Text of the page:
Lifestyle & Travel

Dec 31, 2015

One of Africa's Jewels

Tanzania is one of Africa's hidden jewels. Worldwide renowned wildlife reserves and sanctuaries are huge tourism attractions of this African nation, but there's so much more to do in Tanzania than you might think.

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World Heritage Sites

Among African countries, Tanzania's tally of seven UNESCO World Heritage Sites is exceeded only by Ethiopia and South Africa. Five of these - Ngorongoro, Kilimanjaro, Selous, Serengeti and Zanzibar Stone Town - are household names, but two lesser-known sites on this prestigious global roll call deserve greater recognition.

Kilwa Kisiwani, an offshore island south of Dar es Salaam, supports the haunting ruins of the most important of the Swahili city-states that flourished as a result of the medieval gold trade between Africa and Arabia - indeed, the 14th century globetrotter Ibn Buttata called Kilwa 'one of the most beautiful and well-constructed towns in the world'.

The Kondoa Rock Art Site, inscribed as recently as 2006, consists of 150-plus painted rock shelters in the vicinity of Kolo in the central Rift Valley. Some of these exquisitely crafted panels are thousands of years old, and several can be visited as an extension to the Northern TZ safari circuit.

National Parks

The Tanganyika National Parks Ordinance CAP [412] of 1959 established the organization now known as Tanzania National Parks (TANAPA), and Serengeti became the first National Park. Conservation in Tanzania is governed by the Wildlife Conservation Act of 1974, which allows the Government to establish protected areas and outlines how these are to be organized and managed.

National Parks represent the highest level of resource protection that can be provided. By February 2008, TANAPA had grown to 16 national parks, with plans to expand existing parks. Conservation of eco-systems in all areas designated as national parks is the core business of the organization.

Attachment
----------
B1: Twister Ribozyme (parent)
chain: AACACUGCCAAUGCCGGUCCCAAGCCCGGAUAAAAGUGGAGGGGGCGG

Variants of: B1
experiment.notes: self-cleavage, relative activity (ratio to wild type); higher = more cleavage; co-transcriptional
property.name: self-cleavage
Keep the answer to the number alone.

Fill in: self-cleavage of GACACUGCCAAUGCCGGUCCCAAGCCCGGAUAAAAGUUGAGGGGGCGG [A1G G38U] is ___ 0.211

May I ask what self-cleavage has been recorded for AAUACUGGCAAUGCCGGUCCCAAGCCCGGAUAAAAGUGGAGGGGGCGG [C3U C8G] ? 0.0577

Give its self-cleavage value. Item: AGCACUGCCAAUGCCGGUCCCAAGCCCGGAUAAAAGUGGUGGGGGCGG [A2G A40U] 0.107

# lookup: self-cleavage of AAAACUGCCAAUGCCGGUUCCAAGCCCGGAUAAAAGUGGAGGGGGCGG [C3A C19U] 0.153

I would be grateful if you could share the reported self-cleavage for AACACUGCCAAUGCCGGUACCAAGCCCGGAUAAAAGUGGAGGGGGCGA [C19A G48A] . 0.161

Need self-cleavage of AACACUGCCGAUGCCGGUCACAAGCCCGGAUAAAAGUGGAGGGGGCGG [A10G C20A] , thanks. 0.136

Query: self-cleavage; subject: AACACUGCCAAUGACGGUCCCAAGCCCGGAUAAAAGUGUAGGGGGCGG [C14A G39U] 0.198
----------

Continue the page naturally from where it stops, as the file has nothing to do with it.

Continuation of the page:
Nature-based or wildlife tourism is the main source of income that is ploughed back for management, regulation, and fulfilment of all organizational mandates in the national parks.

The primary role of Tanzania' national parks is conservation. The 16 national parks, many of which form the core of a much larger protected ecosystem, have been set aside to preserve the country's rich natural heritage, and to provide secure breeding grounds where its fauna and flora can thrive, safe from the conflicting interests of a growing human population.

The existing park system protects a number of internationally recognized bastions of biodiversity and World Heritage sites, thereby redressing the balance for those areas of the country affected by deforestation, agriculture and urbanization. The gazetting of Saadani and Kitulo National Parks in 2002 expanded this network to include coastal and montane habitats formerly accorded a lower level of protection.

Tanzania National Parks (TANAPA) is also currently acquiring further land to expand certain parks, and to raise the status of traditional migration corridors connecting protected areas.

By choosing to visit Tanzania you are supporting a developing country's extraordinary investment in the future. In spite of population pressures, Tanzania has dedicated more than 46,348.9 square kilometres to national parks. Including other reserves, conservation areas and marine parks, Tanzania has accorded some form of formal protection to more than one-third of its territory – a far higher proportion than most of the world's wealthier nations.

Lakes and Rivers

The lakes of Tanzania are varied in what they offer to the potential visitors. On soda lakes like Lake Manyara and Lake Natron, wildlife gather on the desolate salt flats and shimmering views reminds of one of a lunar landscape which at sunset descends into shades of various pastels.

Towns and industries take full advantage of the freshwater lakes in the region, the largest of which is Lake Victoria to the northwest of the country. Fishing has long been a mainstay of residents who live around the natural resources, and transport across Tanzania's many African borders is also an economically profitable activity. Because of the easy supply of freshwater irrigation, Tanzanians also farm the areas around freshwater lakes extensively, and both subsistence and cash crops are grown around their shores. Visitors to the freshwater lakes can embark on fishing trips, hikes, swim and enjoy the rich bird and fish life that surrounds the water. In many populated areas, cultural tourism programs are also popular.

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